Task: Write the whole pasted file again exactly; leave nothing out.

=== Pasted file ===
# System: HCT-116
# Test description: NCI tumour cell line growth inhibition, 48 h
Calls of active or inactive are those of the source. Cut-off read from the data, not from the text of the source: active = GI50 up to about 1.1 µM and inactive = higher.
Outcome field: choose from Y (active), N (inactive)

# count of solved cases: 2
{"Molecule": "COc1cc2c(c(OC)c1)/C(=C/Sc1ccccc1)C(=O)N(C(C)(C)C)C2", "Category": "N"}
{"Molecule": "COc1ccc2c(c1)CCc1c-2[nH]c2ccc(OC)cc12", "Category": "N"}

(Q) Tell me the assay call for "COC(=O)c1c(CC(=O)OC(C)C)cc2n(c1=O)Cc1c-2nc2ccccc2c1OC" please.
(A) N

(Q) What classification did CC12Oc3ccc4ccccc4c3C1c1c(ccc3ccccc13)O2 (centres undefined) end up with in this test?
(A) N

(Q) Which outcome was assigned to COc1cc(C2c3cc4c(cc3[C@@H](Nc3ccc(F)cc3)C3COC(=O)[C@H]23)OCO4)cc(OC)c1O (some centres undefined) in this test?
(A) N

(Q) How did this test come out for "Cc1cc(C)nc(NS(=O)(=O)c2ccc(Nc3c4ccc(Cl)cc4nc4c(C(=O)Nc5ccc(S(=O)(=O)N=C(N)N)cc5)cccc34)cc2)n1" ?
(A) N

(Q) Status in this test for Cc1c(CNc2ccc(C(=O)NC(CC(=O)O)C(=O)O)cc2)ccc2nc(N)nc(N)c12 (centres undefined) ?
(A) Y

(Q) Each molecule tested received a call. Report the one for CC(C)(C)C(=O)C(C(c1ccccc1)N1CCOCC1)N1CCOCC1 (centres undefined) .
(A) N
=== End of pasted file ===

# System: HCT-116
# Test description: NCI tumour cell line growth inhibition, 48 h
Calls of active or inactive are those of the source. Cut-off read from the data, not from the text of the source: active = GI50 up to about 1.1 µM and inactive = higher.
Outcome field: choose from Y (active), N (inactive)

# count of solved cases: 2
{"Molecule": "COc1cc2c(c(OC)c1)/C(=C/Sc1ccccc1)C(=O)N(C(C)(C)C)C2", "Category": "N"}
{"Molecule": "COc1ccc2c(c1)CCc1c-2[nH]c2ccc(OC)cc12", "Category": "N"}

(Q) Tell me the assay call for "COC(=O)c1c(CC(=O)OC(C)C)cc2n(c1=O)Cc1c-2nc2ccccc2c1OC" please.
(A) N

(Q) What classification did CC12Oc3ccc4ccccc4c3C1c1c(ccc3ccccc13)O2 (centres undefined) end up with in this test?
(A) N

(Q) Which outcome was assigned to COc1cc(C2c3cc4c(cc3[C@@H](Nc3ccc(F)cc3)C3COC(=O)[C@H]23)OCO4)cc(OC)c1O (some centres undefined) in this test?
(A) N

(Q) How did this test come out for "Cc1cc(C)nc(NS(=O)(=O)c2ccc(Nc3c4ccc(Cl)cc4nc4c(C(=O)Nc5ccc(S(=O)(=O)N=C(N)N)cc5)cccc34)cc2)n1" ?
(A) N

(Q) Status in this test for Cc1c(CNc2ccc(C(=O)NC(CC(=O)O)C(=O)O)cc2)ccc2nc(N)nc(N)c12 (centres undefined) ?
(A) Y

(Q) Each molecule tested received a call. Report the one for CC(C)(C)C(=O)C(C(c1ccccc1)N1CCOCC1)N1CCOCC1 (centres undefined) .
(A) N